One of last week's greatest entertainments was watching Gamasutra's Chris Remo in the thrall of a hype-induced seizure at the too-slowly-revealed Blizzard teaser. Over that week, the wildest dreams and fondest wishes of Diablo fans built and built to a pounding psychic shockwave of desire whose reverberations were felt across the internet. Personally, what I found more surprising than the announcement was that at the end of the week I really, really wanted this mystery game to be Diablo III. It wasn't a subject I had previously given a lot of thought to since the last Blizzard game I played was the first Warcraft.
Clearly, Blizzard can tease a game, but it was the sincere enthusiasm of the Diablo hardcore that did me in. Watching everyone reminisce over their shared obsessions with Diablo II multiplayer and all the nights they spent in college scouring randomly-generated dungeons with seven of their friends. I liked reading those stories even though I couldn't relate to them.
In fact, that kind of story is generally absent from my gaming memories. I've never had that experience with any multiplayer game; never had them transcend into massive social addictions and cultural touchstones forever identified with certain points in my life. In college, neither my friends nor I risked dropping out because we were hooked on Counter-Strike at the height of its popularity, or GoldenEye, or Mario Kart, or Smash Brothers, or Halo. It's not that I don't like those games, but for whatever reason they never made the jump to become nostalgia. In retrospect, it just seems like a series of accidents and missed opportunities which prevented that from happening in my case: always the wrong games at the wrong ages. And for a long time, though I liked games a lot, I was actually pretty bad at them. My best friend and I used to do Syphon Filter deathmatches and basically I'd run around in circles with the knife and get shot in the head. I hate Syphon Filter.
I'm not broken up about missing out or anything. For me, video games have just never been an explicitly social experience. Nor all that time-consuming: I didn't "lose a year of my life to Diablo II in college." When I think about addictive social experiences associated with my college years I think of smoking. Which might literally have lost me a year of my life.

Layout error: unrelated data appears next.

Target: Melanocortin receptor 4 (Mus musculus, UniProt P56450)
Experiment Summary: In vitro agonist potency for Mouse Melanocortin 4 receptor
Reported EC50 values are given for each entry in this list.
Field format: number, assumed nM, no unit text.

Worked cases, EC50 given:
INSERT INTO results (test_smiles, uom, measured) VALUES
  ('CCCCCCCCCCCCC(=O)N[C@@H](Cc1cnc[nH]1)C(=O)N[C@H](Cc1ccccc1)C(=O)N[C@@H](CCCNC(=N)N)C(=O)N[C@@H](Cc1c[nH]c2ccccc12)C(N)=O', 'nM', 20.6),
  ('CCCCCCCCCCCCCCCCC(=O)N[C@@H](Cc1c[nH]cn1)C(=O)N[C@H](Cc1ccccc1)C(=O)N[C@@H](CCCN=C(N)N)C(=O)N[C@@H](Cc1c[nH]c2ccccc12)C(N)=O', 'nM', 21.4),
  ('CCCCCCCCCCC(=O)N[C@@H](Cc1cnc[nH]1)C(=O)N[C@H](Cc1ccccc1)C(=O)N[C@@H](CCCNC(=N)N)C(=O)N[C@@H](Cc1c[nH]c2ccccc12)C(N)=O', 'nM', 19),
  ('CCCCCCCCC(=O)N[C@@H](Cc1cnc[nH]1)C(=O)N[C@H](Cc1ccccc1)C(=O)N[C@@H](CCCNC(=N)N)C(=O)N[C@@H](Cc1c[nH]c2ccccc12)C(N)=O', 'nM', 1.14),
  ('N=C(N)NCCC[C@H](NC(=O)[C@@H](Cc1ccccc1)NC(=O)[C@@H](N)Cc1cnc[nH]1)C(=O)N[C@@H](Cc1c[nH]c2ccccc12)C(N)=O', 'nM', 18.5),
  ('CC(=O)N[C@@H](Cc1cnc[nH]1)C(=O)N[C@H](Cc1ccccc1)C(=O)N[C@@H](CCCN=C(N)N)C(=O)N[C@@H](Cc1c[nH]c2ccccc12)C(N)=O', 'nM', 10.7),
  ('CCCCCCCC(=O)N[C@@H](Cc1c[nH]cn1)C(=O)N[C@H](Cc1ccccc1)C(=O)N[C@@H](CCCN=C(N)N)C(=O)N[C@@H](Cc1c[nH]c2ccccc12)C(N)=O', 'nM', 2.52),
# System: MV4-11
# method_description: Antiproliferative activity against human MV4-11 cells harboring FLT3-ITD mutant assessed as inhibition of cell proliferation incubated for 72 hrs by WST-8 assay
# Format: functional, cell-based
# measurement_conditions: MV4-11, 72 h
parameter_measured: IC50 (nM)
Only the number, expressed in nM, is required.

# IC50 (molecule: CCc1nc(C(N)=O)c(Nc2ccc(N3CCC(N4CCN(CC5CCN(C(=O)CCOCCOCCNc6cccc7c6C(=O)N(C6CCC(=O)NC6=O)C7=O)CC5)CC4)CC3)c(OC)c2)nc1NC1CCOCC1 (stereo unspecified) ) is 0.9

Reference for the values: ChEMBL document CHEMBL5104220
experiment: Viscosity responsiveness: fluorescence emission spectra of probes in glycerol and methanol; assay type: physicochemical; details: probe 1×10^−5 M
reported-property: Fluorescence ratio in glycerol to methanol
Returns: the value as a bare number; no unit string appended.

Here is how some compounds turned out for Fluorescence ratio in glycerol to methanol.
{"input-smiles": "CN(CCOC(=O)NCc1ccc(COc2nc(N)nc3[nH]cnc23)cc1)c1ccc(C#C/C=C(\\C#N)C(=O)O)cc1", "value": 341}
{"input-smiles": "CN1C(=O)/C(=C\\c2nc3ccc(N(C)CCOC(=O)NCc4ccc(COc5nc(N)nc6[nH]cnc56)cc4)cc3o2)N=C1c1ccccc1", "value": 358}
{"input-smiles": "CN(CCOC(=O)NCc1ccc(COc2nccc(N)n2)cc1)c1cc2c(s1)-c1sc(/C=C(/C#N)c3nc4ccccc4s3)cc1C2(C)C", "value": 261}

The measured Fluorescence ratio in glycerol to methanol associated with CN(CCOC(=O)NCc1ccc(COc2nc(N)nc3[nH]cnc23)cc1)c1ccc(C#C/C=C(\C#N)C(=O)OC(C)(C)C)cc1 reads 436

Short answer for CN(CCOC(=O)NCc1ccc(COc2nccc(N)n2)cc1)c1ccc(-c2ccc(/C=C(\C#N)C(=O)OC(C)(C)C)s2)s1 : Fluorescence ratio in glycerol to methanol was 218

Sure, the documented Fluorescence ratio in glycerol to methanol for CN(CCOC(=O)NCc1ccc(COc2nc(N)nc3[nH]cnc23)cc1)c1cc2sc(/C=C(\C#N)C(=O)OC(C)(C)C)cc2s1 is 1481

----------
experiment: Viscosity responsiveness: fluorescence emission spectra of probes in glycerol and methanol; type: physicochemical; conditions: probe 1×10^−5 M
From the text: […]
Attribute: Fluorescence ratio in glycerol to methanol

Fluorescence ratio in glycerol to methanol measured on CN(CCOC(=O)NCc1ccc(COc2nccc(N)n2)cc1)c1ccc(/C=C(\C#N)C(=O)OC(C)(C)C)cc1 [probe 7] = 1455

Here's the thing no one tells you about smoking: it actually does make you more popular. And the social benefits of video games are completely and immediately outclassed by those of cigarettes. I feel like the worst enabler in the world writing this, but life is complicated.
In my last year of college, I was the least interested in games that I'd probably ever been. I still liked them in the abstract but I wasn't spending any time playing them, wasn't really thinking about them and I definitely wasn't reading about them. In college, I dropped out of video games. And instead I smoked a lot and drank a lot.
Maybe there's something about those years, and maybe it's something about living away from home. That somewhere in your brain you need to surrender to a system of rules or compulsions to help regulate what can be the most hectic time in your life; to find stability in instability. For a lot of people it's definitely not going to be the actual classes. It might mean following the Animal House playbook, vomiting on people and abducting school mascots. It might mean playing your life away in Diablo II. Or it might mean... well, what's a euphemism for substance abuse?
I still find it interesting to endlessly, hopelessly speculate about the road not taken. Which is why this is now waiting for me at home.